In fact, it is the music itself that the McCourys want to be the strongest selling point of their three year old weekend festival. The lineup will apparently always be a mix of old and new sounds in bluegrass music. But it’s unlikely to explode in attendance, as other major events like MerleFest, or High Sierra, have. At least, that will be the case as long as the festival is held at its’ current location. And that’s the way DelFest seems to have been designed, from the beginning. In a recent interview, Ronnie McCoury said, “Rather than a giant party, “we still want it to be so music-driven that that’s why you bring your family there.”

And families were well represented at DelFest. The KidZone proved invaluable to parents, and a dose of visual comedy to anyone who happened past. It was a far cry from my own last experience under that pavilion, last year, as the hail storms rolled thru camp. This year, amidst the sidewalk chalk and bouncing balls, I met Karen Hise, of Pittsburgh, Pa. Her experience last year, during the storms was even more significant. Riding out labor pains in one of the concrete bathrooms, the mother of 2 older children said she’d been relatively calm, through the situation. “I guess I knew what to expect, so I was ok with being stuck in there. At least I wasn’t out in the rain,’ she said. And coming back to DelFest this year was never in question. “Never entered our minds – not to,” she said. As for her baby, his premature labor was halted with medication, and she later delivered a healthy son.

Artists Workshops were also well attended. George Heston, of the Charlottesville, Va. Area was setting up his taping gear for the Greensky Bluegrass performance of ‘Rock, under the cover of BlueGrass’. Heston said he’d been looking forward to seeing this band for a couple of years, and described the band’s sound as ‘traditional overtones ‘kicked up a notch,’ he said. And with an opening salvo from The Grateful Dead, they delivered everything Heston was seeking, and more, likely.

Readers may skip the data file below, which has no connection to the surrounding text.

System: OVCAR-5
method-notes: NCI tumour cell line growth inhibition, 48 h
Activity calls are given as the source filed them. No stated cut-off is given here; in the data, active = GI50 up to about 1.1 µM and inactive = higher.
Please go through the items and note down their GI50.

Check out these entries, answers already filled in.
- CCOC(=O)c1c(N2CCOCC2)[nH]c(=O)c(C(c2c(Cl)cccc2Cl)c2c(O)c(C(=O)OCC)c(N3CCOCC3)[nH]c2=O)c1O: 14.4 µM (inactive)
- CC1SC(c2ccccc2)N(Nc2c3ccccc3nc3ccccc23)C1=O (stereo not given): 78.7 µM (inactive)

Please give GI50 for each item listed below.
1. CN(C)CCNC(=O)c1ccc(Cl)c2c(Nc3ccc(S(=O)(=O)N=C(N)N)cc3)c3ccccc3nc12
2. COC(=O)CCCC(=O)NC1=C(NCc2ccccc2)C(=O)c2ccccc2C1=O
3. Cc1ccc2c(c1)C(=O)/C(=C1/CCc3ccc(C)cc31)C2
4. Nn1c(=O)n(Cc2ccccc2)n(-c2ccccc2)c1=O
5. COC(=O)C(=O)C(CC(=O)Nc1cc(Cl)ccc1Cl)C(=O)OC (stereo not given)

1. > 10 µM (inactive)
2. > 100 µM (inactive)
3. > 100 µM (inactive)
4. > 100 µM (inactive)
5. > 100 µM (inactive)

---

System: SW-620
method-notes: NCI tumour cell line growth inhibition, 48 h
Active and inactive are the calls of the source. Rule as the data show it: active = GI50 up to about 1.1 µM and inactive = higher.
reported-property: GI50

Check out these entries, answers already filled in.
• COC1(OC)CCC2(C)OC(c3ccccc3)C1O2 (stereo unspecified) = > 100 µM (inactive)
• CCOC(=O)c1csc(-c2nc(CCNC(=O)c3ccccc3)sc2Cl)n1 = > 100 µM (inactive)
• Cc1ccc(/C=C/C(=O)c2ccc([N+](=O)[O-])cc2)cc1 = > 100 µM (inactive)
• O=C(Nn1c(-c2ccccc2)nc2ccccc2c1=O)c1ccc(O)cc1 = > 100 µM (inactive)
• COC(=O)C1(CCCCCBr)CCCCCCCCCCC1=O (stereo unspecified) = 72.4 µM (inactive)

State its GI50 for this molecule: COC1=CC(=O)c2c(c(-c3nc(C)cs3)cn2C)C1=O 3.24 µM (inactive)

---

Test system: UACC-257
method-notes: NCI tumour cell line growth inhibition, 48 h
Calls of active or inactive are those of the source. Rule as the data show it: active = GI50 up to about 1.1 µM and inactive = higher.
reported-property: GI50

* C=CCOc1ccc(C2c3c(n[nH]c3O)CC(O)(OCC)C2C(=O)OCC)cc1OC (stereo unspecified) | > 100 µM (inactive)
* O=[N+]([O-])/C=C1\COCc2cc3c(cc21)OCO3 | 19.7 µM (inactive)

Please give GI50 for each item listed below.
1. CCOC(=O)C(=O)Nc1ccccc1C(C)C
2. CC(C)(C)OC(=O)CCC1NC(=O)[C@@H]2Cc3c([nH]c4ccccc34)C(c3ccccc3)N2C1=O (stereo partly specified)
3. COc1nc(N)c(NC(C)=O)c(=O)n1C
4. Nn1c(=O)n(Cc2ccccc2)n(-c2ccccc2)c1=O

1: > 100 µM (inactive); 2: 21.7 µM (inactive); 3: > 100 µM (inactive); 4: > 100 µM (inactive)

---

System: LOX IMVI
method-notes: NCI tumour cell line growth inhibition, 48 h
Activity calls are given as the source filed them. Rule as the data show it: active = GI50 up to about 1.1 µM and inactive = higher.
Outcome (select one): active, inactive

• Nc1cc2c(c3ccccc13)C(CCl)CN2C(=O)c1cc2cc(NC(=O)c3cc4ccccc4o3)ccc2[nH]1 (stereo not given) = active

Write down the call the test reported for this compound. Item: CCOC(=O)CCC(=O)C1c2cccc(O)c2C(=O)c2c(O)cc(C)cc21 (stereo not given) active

The music overall was of the highest caliber. But I’d be remiss if I didn’t draw attention to a Potomac Stage performance by Trampled By Turtles. I know that I am late to this band’s radar. I shall look forward to catching up in my understanding of this group. Performing seated, the band’s pickers are lightning fast. One friend dubbed their sound ‘Thrash-Grass,’ and I’m not so sure I don’t agree with her. As I watched that band perform with wild abandon in searing heat, I marveled at how they AND Del McCoury Band could be on the same bill, and have it ‘make complete sense,’ to me.

Sunday’s gospel sets at The Potomac were top notch, as well. Of note would have to be the collaboration of Florida’s own The Lee Boys, with Del McCoury. Despite the early hour, and Del’s obviously scratched throat – a sweaty tent revival of a morning, and aside from Trampled By Turtles, my festival highlight.

My little family has already decided to attend for a fourth year running, in 2011. DelFest shall continue to be a musical family reunion for us. And Del will continue to make us all feel welcome, I’m sure.

Check out more of Gina's photos from DelFest 2010.